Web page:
In California, the Democrat dominated Legislature killed a bill that would have made sexual education in public schools an ‘opt-in’ program. SB 673, authored by then-Senator Mike Morrell (R-Rancho Cucamonga), would have required permission slips filled out by parents to allow children to go to sex ed classes up through the sixth grade.

As Izumi noted in a recent op ed, “Whatever the results of the midterm elections, the new Congress will face many old problems, especially in education.  Yet, despite the seemingly intractable nature of these problems, there are important actions that Congress can take to meet the needs and concerns of parents and their children.”

Izumi says two million students have un-enrolled from the public schools over the last couple years and why, for example, 50,000 students simply failed to show up on the first day of school in Los Angeles.

Parents are voting with their feet that they want more education options for their children, not just the one-size-fits-all often failing public school system.

He outlines how Congress can help increase the educational choices for families:

  • Cut Biden Administration regulations to Charter schools, and better fund them. The federal Charter School Program, which sends federal dollars to charter schools, has had stagnant funding for years;
  • Increase educational options by allowing parents to choose the education option that best suits the needs of children, and fund the child;
  • Enact a tax credit that individuals can claim when they make donations to organizations that award scholarships to students for expenses related to attending their school of their choice.
  • Improve accountability and transparency for federal education programs by requiring that federal databases explain the purpose and impact of federal education spending.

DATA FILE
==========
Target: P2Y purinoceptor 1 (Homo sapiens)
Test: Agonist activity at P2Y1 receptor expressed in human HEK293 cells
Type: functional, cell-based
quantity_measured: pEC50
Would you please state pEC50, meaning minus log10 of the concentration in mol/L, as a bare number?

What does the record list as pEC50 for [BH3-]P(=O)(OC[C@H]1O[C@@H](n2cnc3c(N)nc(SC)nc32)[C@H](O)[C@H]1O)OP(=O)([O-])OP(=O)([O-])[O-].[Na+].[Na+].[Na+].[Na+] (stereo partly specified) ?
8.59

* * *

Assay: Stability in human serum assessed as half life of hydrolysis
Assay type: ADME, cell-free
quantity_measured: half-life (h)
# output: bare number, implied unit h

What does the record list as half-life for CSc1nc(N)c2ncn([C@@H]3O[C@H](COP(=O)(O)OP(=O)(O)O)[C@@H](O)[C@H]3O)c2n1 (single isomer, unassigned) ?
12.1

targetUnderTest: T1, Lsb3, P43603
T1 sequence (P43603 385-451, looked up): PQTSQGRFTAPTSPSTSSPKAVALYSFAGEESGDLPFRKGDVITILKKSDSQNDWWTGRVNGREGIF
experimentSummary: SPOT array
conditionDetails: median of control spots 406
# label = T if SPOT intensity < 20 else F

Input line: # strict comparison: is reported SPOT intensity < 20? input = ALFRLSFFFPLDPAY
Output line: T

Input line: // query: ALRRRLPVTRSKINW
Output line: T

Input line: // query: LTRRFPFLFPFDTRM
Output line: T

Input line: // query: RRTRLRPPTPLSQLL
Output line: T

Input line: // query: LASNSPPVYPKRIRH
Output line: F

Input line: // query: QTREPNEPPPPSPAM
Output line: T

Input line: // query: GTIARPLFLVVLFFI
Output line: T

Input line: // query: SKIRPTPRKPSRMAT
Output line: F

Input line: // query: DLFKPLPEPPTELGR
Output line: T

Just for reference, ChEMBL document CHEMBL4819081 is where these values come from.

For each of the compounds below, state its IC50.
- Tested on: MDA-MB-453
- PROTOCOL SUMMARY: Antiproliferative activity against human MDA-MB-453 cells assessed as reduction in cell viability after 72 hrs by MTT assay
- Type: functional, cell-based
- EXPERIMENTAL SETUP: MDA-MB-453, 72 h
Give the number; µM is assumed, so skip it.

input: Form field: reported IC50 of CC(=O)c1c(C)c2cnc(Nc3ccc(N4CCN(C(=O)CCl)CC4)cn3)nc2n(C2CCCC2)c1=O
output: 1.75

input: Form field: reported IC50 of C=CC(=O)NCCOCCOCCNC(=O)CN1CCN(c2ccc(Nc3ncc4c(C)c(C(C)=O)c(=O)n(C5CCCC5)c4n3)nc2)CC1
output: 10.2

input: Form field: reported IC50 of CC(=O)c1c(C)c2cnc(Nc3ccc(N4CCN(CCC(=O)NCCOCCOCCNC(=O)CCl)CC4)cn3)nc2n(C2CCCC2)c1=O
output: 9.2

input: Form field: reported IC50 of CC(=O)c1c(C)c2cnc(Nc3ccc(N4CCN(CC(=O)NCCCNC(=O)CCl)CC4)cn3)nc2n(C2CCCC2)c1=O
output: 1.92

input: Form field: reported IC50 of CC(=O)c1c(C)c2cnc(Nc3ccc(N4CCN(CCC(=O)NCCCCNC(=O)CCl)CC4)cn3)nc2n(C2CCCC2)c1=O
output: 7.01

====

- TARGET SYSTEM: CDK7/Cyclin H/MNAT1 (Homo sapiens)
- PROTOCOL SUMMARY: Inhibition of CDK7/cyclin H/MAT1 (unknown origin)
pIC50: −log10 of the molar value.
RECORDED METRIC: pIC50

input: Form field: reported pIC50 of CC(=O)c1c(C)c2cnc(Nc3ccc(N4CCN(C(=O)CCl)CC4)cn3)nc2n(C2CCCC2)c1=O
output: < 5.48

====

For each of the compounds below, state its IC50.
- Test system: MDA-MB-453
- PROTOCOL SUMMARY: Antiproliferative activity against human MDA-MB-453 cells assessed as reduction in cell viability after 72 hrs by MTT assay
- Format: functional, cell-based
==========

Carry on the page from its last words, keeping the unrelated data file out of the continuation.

“When federal education programs are shown not to work, then they should be eliminated,” Izumi adds.

As for California students, they should be proficient in reading and math Izumi says, and they aren’t even close. Proficient merely means they should be able or competent at reading and math. Less than half of California students met the state standard in English, and only one-third of students met statewide standards for mathematics.

“This is a condemnation of the policies Gov. Newsom and his sycophants were foisting on parents and children,” Izumi said.

California politicians need to recognize the parent revolution and heed Izumi’s and Wu’s recommendations and warnings.

Click here to read the full article at the California Globe

Amid Ominous Signs, California Releases First Student Test Scores Since the Pandemic

Today Californians get their first statewide look at test scores measuring the toll the pandemic took on students — and the way state education officials have handled the rollout provides plenty of clues that the news won’t be good.